Rags and Tatters
Rags and TattersOriginal Title: Farsh wa ghata
Director: Ahmad Abdallah
Egypt | Arabic
Ahmad Abdalla’s eerily prescient second feature Microphone (2010) captured in a nearly documentary style the despair, rage and creative energy of the youth that would eventually become the vanguard and cannon fodder of Egypt’s revolution, and, ironically, was released in theaters in Egypt on January 25, 2011, the very day the popular uprising against Mubarak broke out in Tahrir Square. Set in the disenfranchised outer rings of Cairo, the film tells stories of those who have been isolated from public visibility and the sweep of the revolution. Rags and Tatters has the aura of a sequel because it picks up where Microphone ended. Laced with Sufi chants and poetry, Abdalla weaves documentary vignettes, characters and stories, filmed with handheld camcorder or mobile phone, amateur style, inspired by the plethora of footage that flooded the media tent in Tahrir Square, where the filmmaker volunteered during the 18 days of the insurgency.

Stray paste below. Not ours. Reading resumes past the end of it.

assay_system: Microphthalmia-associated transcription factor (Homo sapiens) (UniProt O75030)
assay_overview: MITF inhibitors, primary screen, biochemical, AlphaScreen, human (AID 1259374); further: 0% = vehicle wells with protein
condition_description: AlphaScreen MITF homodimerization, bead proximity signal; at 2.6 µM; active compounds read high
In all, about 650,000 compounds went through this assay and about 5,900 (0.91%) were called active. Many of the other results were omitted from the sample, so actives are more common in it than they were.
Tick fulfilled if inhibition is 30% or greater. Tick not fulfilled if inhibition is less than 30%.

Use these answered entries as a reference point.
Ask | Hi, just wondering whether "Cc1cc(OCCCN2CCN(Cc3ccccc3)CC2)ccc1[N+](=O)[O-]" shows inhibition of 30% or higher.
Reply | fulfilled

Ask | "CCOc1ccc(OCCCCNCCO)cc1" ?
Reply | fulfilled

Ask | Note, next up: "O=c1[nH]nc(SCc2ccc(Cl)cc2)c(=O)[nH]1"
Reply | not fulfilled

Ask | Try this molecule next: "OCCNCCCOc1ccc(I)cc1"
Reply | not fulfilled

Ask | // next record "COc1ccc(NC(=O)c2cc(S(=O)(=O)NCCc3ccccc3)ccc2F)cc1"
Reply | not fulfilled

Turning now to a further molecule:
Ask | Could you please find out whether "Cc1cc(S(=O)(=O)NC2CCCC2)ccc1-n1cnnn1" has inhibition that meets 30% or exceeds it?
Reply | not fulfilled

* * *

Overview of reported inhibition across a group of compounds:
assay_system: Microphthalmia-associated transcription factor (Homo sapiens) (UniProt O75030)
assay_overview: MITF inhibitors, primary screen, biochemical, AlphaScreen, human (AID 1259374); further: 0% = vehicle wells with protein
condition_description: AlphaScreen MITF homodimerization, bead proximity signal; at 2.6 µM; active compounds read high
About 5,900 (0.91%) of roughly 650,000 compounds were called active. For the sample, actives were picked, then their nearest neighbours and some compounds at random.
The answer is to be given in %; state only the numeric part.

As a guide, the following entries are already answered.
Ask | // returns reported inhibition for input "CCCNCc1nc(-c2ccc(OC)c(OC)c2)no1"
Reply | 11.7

The plot follows the anguished search for a warm and safe shelter of a fugitive (Asser Yasin) from the notorious jailbreak that took place in the early days of the revolution. Visually captivating, with sparse dialogue, contemplative long takes and nameless characters, Abdalla reflects on how film can translate the intensity of what Egyptians experienced: the stark, clashing moments of blind violence, kindhearted compassion and unimagined joy, beyond sophistry and verbal explanations. Borrowing its title from a Sufi tradition of improvised poetry-chanting competition, Rags and Tatters unfolds like an ode to the deeper significance of the revolution that goes beyond its political aspects, ending with an epiphany of the promises for all Egyptians, privileged and castaways, to remake their own destiny.